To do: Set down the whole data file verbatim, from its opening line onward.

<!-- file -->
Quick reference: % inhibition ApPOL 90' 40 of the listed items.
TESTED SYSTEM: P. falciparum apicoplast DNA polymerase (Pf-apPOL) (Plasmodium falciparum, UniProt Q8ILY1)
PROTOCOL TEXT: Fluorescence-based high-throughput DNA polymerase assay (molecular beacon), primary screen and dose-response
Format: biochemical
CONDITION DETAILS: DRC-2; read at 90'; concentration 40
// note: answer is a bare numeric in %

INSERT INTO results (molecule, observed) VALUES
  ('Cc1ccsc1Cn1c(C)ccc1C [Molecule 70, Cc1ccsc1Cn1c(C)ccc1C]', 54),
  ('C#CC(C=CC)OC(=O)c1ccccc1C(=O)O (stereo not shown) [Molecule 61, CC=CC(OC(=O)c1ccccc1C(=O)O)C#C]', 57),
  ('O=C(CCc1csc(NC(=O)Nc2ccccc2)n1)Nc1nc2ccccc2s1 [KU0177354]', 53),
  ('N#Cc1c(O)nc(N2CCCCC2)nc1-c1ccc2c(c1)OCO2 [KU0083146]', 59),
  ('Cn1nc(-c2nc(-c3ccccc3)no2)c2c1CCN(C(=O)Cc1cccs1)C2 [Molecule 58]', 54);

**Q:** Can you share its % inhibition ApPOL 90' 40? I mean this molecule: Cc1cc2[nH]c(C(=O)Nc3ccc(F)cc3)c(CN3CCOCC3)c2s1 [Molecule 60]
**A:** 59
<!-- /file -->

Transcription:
Quick reference: % inhibition ApPOL 90' 40 of the listed items.
TESTED SYSTEM: P. falciparum apicoplast DNA polymerase (Pf-apPOL) (Plasmodium falciparum, UniProt Q8ILY1)
PROTOCOL TEXT: Fluorescence-based high-throughput DNA polymerase assay (molecular beacon), primary screen and dose-response
Format: biochemical
CONDITION DETAILS: DRC-2; read at 90'; concentration 40
// note: answer is a bare numeric in %

INSERT INTO results (molecule, observed) VALUES
  ('Cc1ccsc1Cn1c(C)ccc1C [Molecule 70, Cc1ccsc1Cn1c(C)ccc1C]', 54),
  ('C#CC(C=CC)OC(=O)c1ccccc1C(=O)O (stereo not shown) [Molecule 61, CC=CC(OC(=O)c1ccccc1C(=O)O)C#C]', 57),
  ('O=C(CCc1csc(NC(=O)Nc2ccccc2)n1)Nc1nc2ccccc2s1 [KU0177354]', 53),
  ('N#Cc1c(O)nc(N2CCCCC2)nc1-c1ccc2c(c1)OCO2 [KU0083146]', 59),
  ('Cn1nc(-c2nc(-c3ccccc3)no2)c2c1CCN(C(=O)Cc1cccs1)C2 [Molecule 58]', 54);

**Q:** Can you share its % inhibition ApPOL 90' 40? I mean this molecule: Cc1cc2[nH]c(C(=O)Nc3ccc(F)cc3)c(CN3CCOCC3)c2s1 [Molecule 60]
**A:** 59